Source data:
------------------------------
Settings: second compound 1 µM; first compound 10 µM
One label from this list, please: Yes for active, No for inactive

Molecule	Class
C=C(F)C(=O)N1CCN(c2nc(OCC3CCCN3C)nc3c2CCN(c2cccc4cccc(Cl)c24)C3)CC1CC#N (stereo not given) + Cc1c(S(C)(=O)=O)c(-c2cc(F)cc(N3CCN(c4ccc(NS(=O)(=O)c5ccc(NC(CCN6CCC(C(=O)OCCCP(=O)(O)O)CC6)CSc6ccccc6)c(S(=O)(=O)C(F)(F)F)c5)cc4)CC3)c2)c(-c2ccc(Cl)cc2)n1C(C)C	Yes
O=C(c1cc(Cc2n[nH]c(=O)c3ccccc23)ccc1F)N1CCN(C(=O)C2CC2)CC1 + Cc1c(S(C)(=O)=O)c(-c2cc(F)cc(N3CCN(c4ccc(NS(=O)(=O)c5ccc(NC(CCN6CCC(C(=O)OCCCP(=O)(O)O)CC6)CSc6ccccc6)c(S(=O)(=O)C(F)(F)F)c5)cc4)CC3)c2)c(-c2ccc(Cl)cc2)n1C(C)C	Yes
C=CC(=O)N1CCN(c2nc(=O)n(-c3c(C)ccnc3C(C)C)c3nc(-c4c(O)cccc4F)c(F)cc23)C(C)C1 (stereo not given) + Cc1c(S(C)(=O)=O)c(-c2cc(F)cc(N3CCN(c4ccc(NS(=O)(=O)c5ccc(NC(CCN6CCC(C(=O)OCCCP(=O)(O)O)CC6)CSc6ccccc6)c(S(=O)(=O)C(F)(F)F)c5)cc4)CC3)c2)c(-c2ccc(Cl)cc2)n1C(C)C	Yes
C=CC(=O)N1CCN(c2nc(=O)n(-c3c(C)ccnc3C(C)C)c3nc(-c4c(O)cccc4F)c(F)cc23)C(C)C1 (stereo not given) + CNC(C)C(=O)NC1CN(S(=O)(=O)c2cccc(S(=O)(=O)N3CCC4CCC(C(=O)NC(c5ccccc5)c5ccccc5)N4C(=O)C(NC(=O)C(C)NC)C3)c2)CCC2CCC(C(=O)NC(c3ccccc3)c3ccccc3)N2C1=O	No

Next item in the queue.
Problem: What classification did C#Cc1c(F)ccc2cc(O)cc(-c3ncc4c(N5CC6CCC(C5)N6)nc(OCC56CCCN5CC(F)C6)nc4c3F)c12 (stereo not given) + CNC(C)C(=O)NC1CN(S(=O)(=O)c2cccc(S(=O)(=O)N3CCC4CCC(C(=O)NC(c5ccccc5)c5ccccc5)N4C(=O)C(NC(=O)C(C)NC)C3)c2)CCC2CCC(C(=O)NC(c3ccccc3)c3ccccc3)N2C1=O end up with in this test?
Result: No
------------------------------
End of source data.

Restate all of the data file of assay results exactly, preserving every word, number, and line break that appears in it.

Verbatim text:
Settings: second compound 1 µM; first compound 10 µM
One label from this list, please: Yes for active, No for inactive

Molecule	Class
C=C(F)C(=O)N1CCN(c2nc(OCC3CCCN3C)nc3c2CCN(c2cccc4cccc(Cl)c24)C3)CC1CC#N (stereo not given) + Cc1c(S(C)(=O)=O)c(-c2cc(F)cc(N3CCN(c4ccc(NS(=O)(=O)c5ccc(NC(CCN6CCC(C(=O)OCCCP(=O)(O)O)CC6)CSc6ccccc6)c(S(=O)(=O)C(F)(F)F)c5)cc4)CC3)c2)c(-c2ccc(Cl)cc2)n1C(C)C	Yes
O=C(c1cc(Cc2n[nH]c(=O)c3ccccc23)ccc1F)N1CCN(C(=O)C2CC2)CC1 + Cc1c(S(C)(=O)=O)c(-c2cc(F)cc(N3CCN(c4ccc(NS(=O)(=O)c5ccc(NC(CCN6CCC(C(=O)OCCCP(=O)(O)O)CC6)CSc6ccccc6)c(S(=O)(=O)C(F)(F)F)c5)cc4)CC3)c2)c(-c2ccc(Cl)cc2)n1C(C)C	Yes
C=CC(=O)N1CCN(c2nc(=O)n(-c3c(C)ccnc3C(C)C)c3nc(-c4c(O)cccc4F)c(F)cc23)C(C)C1 (stereo not given) + Cc1c(S(C)(=O)=O)c(-c2cc(F)cc(N3CCN(c4ccc(NS(=O)(=O)c5ccc(NC(CCN6CCC(C(=O)OCCCP(=O)(O)O)CC6)CSc6ccccc6)c(S(=O)(=O)C(F)(F)F)c5)cc4)CC3)c2)c(-c2ccc(Cl)cc2)n1C(C)C	Yes
C=CC(=O)N1CCN(c2nc(=O)n(-c3c(C)ccnc3C(C)C)c3nc(-c4c(O)cccc4F)c(F)cc23)C(C)C1 (stereo not given) + CNC(C)C(=O)NC1CN(S(=O)(=O)c2cccc(S(=O)(=O)N3CCC4CCC(C(=O)NC(c5ccccc5)c5ccccc5)N4C(=O)C(NC(=O)C(C)NC)C3)c2)CCC2CCC(C(=O)NC(c3ccccc3)c3ccccc3)N2C1=O	No

Next item in the queue.
Problem: What classification did C#Cc1c(F)ccc2cc(O)cc(-c3ncc4c(N5CC6CCC(C5)N6)nc(OCC56CCCN5CC(F)C6)nc4c3F)c12 (stereo not given) + CNC(C)C(=O)NC1CN(S(=O)(=O)c2cccc(S(=O)(=O)N3CCC4CCC(C(=O)NC(c5ccccc5)c5ccccc5)N4C(=O)C(NC(=O)C(C)NC)C3)c2)CCC2CCC(C(=O)NC(c3ccccc3)c3ccccc3)N2C1=O end up with in this test?
Result: No